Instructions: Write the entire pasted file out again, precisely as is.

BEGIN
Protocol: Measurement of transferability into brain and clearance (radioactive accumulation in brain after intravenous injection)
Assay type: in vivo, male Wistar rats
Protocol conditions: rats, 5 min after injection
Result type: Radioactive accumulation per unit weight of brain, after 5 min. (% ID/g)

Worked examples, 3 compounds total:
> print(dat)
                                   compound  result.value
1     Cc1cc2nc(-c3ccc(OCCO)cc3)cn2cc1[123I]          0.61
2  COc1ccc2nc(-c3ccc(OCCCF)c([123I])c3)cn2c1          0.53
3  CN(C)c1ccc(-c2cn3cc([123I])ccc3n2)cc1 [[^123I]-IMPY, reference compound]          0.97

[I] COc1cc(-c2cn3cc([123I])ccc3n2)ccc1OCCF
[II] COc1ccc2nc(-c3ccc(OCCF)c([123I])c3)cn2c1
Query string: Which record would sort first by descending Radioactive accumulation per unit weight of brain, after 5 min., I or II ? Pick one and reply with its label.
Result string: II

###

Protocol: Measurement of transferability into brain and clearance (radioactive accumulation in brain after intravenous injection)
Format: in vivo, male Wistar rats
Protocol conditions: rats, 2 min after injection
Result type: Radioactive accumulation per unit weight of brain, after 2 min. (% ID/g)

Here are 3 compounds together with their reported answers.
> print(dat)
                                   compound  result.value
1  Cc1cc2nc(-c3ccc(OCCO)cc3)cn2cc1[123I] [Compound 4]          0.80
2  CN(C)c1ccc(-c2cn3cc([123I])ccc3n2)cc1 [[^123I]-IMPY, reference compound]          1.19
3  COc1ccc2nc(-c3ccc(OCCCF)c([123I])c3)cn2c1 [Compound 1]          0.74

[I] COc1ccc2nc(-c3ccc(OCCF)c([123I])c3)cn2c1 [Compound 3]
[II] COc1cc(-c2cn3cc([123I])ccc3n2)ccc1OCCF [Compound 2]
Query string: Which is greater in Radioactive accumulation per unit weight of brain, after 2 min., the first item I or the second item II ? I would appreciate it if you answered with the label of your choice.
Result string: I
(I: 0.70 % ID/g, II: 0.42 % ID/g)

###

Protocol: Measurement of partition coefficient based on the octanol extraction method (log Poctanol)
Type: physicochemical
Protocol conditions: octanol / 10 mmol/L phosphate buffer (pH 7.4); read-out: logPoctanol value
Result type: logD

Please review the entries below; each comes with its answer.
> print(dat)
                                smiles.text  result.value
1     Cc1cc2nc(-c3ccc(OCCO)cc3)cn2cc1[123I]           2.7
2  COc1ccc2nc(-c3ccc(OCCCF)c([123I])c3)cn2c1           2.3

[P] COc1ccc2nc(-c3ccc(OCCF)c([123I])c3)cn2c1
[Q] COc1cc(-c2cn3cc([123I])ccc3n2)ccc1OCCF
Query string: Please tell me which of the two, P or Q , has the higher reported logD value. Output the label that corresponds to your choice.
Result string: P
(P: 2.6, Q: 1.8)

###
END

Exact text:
Protocol: Measurement of transferability into brain and clearance (radioactive accumulation in brain after intravenous injection)
Assay type: in vivo, male Wistar rats
Protocol conditions: rats, 5 min after injection
Result type: Radioactive accumulation per unit weight of brain, after 5 min. (% ID/g)

Worked examples, 3 compounds total:
> print(dat)
                                   compound  result.value
1     Cc1cc2nc(-c3ccc(OCCO)cc3)cn2cc1[123I]          0.61
2  COc1ccc2nc(-c3ccc(OCCCF)c([123I])c3)cn2c1          0.53
3  CN(C)c1ccc(-c2cn3cc([123I])ccc3n2)cc1 [[^123I]-IMPY, reference compound]          0.97

[I] COc1cc(-c2cn3cc([123I])ccc3n2)ccc1OCCF
[II] COc1ccc2nc(-c3ccc(OCCF)c([123I])c3)cn2c1
Query string: Which record would sort first by descending Radioactive accumulation per unit weight of brain, after 5 min., I or II ? Pick one and reply with its label.
Result string: II

###

Protocol: Measurement of transferability into brain and clearance (radioactive accumulation in brain after intravenous injection)
Format: in vivo, male Wistar rats
Protocol conditions: rats, 2 min after injection
Result type: Radioactive accumulation per unit weight of brain, after 2 min. (% ID/g)

Here are 3 compounds together with their reported answers.
> print(dat)
                                   compound  result.value
1  Cc1cc2nc(-c3ccc(OCCO)cc3)cn2cc1[123I] [Compound 4]          0.80
2  CN(C)c1ccc(-c2cn3cc([123I])ccc3n2)cc1 [[^123I]-IMPY, reference compound]          1.19
3  COc1ccc2nc(-c3ccc(OCCCF)c([123I])c3)cn2c1 [Compound 1]          0.74

[I] COc1ccc2nc(-c3ccc(OCCF)c([123I])c3)cn2c1 [Compound 3]
[II] COc1cc(-c2cn3cc([123I])ccc3n2)ccc1OCCF [Compound 2]
Query string: Which is greater in Radioactive accumulation per unit weight of brain, after 2 min., the first item I or the second item II ? I would appreciate it if you answered with the label of your choice.
Result string: I
(I: 0.70 % ID/g, II: 0.42 % ID/g)

###

Protocol: Measurement of partition coefficient based on the octanol extraction method (log Poctanol)
Type: physicochemical
Protocol conditions: octanol / 10 mmol/L phosphate buffer (pH 7.4); read-out: logPoctanol value
Result type: logD

Please review the entries below; each comes with its answer.
> print(dat)
                                smiles.text  result.value
1     Cc1cc2nc(-c3ccc(OCCO)cc3)cn2cc1[123I]           2.7
2  COc1ccc2nc(-c3ccc(OCCCF)c([123I])c3)cn2c1           2.3

[P] COc1ccc2nc(-c3ccc(OCCF)c([123I])c3)cn2c1
[Q] COc1cc(-c2cn3cc([123I])ccc3n2)ccc1OCCF
Query string: Please tell me which of the two, P or Q , has the higher reported logD value. Output the label that corresponds to your choice.
Result string: P
(P: 2.6, Q: 1.8)

###